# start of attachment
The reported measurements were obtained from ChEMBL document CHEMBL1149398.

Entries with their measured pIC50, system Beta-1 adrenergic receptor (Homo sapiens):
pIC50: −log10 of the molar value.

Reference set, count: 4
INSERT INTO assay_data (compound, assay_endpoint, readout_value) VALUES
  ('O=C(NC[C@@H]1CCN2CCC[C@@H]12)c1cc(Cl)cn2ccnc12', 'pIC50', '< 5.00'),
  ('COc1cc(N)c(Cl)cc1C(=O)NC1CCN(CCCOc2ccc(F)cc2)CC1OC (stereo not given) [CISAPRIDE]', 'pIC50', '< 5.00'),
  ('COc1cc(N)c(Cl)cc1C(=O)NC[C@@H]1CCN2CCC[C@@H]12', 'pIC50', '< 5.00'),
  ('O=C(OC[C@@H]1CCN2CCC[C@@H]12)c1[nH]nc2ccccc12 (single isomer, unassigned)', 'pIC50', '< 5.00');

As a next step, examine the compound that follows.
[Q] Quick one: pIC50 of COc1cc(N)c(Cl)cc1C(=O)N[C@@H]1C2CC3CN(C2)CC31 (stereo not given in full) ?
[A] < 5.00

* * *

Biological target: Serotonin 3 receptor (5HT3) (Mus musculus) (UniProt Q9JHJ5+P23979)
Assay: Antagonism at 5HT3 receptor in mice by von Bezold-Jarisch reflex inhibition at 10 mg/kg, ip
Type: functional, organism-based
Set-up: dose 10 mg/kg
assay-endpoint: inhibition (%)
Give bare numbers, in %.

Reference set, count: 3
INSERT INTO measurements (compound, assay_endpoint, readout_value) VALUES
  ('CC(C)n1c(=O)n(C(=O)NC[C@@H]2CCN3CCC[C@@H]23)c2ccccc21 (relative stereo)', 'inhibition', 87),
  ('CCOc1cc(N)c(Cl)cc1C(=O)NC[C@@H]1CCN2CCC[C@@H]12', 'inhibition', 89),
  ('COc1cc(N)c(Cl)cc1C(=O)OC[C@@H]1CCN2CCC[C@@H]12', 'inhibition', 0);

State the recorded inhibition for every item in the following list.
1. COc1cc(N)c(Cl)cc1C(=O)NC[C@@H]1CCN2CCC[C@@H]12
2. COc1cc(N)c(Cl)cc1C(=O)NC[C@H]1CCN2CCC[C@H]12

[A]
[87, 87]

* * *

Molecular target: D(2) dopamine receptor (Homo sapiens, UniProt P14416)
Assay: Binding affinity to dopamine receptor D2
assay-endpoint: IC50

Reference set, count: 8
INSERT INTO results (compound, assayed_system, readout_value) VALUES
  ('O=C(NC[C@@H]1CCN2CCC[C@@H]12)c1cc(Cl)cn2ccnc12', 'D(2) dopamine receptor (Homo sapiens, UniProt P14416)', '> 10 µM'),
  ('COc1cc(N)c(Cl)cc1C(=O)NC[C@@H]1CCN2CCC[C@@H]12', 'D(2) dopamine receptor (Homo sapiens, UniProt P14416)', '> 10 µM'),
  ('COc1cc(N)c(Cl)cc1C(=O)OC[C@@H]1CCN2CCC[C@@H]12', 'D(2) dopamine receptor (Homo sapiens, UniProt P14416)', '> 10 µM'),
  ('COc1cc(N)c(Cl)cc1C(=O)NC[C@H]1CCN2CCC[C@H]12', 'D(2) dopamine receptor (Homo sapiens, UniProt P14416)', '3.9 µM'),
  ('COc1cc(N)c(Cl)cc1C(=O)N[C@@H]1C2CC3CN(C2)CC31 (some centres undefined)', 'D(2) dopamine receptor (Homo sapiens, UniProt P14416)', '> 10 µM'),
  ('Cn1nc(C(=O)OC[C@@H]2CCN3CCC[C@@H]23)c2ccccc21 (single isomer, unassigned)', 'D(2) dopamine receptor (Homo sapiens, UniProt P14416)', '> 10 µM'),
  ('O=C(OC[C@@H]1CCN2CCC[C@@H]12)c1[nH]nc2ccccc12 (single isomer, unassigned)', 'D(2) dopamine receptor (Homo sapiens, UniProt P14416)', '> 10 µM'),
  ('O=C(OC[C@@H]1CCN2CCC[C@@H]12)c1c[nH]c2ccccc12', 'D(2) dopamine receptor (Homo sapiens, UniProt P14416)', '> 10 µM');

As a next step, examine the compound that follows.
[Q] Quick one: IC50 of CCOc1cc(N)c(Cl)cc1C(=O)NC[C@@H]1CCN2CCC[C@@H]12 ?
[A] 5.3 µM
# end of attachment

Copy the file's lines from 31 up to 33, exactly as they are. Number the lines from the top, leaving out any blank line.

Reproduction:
Molecular target: D(2) dopamine receptor (Homo sapiens, UniProt P14416)
Assay: Binding affinity to dopamine receptor D2
assay-endpoint: IC50